Throughout November, interest rates have been rising around the world. This means that U.S. debt has grown slightly more expensive. Why? One word: Trump.
No one knows what the Trump administration is actually going to do, but the financial markets have clearly decided that they do. They've concluded that he's going to massively cut taxes and increase spending. Indeed he has promised both big tax cuts and a big infrastructure spending plan, although he has promised a lot of other things too. This would deliver a real boost to the economy. But it remains to be seen whether that's what Trump intends to do, or whether he can get it done. On the other hand, the markets seem to have discounted Trump's talk of trade wars, which would hammer the economy, let alone the prospect that through a mix of incompetence and aggressiveness he could spark a massive global conflagration.
They have clearly decided that he's going to cut taxes, boost spending, maybe deregulate, and not do anything economically destructive. That means they anticipate rising interest rates.
How does that work? And what do interest rates mean, anyway?
In financial markets, the rate of return generally correlates with risk. This means that riskier assets return more money in exchange for greater risk, and less risky assets return less (but they're safer). And when the economy is bad, investors on the whole become risk averse. It makes sense: When the economy is bad, riskier projects become even more likely to fail, and so investors get cold feet.
This means that interest rates across the economy go down. Investors want to hold fewer risky assets like stocks, and more safe assets like government bonds. Because there's more demand for government bonds, the government can sell bonds at a lower interest rate. In other words, people are so desperate for safe assets that they're willing to get a lower rate of return in exchange for the safety of government bonds.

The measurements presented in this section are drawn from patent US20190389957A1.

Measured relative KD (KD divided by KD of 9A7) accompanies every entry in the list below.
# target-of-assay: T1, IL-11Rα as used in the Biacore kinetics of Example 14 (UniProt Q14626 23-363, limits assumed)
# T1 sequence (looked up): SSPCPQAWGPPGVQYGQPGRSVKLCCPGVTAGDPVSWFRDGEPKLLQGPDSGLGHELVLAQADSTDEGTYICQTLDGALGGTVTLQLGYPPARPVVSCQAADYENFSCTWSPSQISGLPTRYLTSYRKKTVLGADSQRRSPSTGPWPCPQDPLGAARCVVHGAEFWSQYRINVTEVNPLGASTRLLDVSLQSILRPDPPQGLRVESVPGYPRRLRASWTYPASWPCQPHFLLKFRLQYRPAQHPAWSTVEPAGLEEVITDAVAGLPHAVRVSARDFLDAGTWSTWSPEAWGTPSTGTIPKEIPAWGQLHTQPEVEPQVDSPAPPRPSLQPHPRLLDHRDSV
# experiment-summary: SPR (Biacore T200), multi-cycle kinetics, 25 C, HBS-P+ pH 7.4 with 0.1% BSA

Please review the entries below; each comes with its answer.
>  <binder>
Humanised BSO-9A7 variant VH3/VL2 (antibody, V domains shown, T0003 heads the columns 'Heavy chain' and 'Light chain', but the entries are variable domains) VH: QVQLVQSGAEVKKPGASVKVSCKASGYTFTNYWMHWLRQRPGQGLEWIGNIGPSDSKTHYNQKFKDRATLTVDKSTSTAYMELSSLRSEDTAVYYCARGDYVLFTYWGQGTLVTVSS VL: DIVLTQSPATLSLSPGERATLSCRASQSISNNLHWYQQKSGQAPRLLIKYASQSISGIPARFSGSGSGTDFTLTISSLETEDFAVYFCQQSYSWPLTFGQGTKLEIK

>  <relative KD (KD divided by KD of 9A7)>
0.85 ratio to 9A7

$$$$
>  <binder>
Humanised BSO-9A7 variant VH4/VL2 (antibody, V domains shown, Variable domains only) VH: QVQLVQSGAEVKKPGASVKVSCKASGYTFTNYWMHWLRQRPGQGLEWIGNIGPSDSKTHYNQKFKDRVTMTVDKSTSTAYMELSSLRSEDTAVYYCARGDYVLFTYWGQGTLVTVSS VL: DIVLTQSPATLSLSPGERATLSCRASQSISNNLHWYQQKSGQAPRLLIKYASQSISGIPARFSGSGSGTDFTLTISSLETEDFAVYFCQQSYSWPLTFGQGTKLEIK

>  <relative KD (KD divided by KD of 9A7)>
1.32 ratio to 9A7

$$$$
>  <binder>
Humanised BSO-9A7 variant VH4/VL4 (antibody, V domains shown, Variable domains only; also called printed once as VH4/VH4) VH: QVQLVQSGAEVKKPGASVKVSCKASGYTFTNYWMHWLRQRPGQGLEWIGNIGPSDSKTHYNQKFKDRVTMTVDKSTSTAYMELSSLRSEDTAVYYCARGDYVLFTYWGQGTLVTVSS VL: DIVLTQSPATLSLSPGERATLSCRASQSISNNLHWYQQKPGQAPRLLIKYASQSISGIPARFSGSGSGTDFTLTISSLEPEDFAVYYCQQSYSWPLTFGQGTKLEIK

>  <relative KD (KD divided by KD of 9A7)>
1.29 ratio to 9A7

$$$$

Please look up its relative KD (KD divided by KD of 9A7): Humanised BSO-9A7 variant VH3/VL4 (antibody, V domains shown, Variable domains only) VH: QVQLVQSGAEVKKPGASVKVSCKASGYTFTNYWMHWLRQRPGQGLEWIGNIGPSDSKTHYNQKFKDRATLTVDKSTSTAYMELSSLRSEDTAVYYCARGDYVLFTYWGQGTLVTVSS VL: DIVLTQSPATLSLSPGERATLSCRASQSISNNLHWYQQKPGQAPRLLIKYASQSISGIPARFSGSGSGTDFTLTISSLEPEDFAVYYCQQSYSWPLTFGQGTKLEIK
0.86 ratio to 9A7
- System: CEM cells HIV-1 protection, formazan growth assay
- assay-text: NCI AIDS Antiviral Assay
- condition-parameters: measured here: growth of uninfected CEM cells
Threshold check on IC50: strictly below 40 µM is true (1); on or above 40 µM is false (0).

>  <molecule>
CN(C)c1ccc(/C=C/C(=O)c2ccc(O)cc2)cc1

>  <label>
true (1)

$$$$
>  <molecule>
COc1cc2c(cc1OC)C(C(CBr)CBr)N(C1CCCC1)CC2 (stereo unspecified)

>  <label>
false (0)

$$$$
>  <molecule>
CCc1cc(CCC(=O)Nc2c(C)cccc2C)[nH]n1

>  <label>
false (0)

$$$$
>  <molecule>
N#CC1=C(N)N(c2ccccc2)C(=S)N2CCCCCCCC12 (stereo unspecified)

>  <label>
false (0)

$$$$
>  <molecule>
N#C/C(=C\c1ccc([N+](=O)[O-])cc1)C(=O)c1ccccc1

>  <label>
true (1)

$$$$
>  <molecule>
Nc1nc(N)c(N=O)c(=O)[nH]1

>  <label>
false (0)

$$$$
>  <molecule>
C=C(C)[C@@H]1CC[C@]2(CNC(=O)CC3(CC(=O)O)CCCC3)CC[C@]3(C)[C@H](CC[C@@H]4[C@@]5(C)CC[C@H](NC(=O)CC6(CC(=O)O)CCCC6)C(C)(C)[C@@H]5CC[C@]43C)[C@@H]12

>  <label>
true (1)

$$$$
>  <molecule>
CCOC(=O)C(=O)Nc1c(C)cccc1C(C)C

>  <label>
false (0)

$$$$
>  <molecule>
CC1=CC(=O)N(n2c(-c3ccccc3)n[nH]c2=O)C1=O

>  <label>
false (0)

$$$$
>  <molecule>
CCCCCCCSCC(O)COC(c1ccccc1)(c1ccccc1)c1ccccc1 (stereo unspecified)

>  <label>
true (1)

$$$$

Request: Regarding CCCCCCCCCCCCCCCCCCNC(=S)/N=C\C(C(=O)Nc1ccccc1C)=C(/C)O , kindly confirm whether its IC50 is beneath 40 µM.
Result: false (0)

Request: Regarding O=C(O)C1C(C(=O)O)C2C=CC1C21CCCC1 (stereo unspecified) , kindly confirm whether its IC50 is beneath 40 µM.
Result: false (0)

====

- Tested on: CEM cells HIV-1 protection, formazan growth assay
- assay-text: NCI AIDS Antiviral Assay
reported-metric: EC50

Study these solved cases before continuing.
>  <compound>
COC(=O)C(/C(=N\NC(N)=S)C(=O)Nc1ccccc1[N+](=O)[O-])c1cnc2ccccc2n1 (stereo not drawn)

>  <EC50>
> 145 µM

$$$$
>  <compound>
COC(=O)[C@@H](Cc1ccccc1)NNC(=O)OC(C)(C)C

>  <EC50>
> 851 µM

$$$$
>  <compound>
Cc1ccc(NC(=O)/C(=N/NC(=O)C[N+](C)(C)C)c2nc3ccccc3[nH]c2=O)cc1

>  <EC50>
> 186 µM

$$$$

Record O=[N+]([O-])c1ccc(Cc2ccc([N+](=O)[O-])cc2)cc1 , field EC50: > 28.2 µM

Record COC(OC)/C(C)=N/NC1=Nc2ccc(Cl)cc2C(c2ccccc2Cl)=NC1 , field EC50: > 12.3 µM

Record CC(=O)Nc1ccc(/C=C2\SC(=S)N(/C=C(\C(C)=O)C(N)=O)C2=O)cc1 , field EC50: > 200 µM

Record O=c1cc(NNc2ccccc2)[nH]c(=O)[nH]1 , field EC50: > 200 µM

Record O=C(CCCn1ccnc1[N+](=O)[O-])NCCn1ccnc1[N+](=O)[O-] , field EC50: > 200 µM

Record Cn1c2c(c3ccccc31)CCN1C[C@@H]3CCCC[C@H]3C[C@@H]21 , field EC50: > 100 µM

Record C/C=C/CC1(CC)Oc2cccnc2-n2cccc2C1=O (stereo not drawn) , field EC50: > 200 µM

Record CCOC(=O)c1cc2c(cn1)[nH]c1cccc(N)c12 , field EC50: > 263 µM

Now that the markets are predicting — again, rightly or wrongly — that Trump will be good for the economy, that process is reversing. Stocks are up, which means investors want more risky assets, and so interest rates on government bonds have gone up. Once the interest rate on the safest asset class — government bonds — goes up, the interest rates on other asset classes go up as well. Nobody would buy a corporate bond that returns the same as a government bond, but is less safe. So the rates on corporate bonds increase.
Now, some people are already saying that "the era of low interest rates" that began with the financial crisis in 2008 is over. Let's not kid ourselves. On a historical basis, interest rates are still very low.
The macroeconomic fundamentals of the world's major economies have remained the same. The West's advanced economies still suffer from depressed demographics, stagnant productivity, depressed demand, and conservative central banks. All of these things point to sluggish economic growth, and that means that rates are still likely to stay historically low.
Right now, marginally higher rates mean marginally more expensive mortgages and consumer loans, and that's not great for the economy. For interest rates to truly go up, there would have to be a major boost to productivity or another driver of economic activity, which would be good news indeed. But we're not there yet.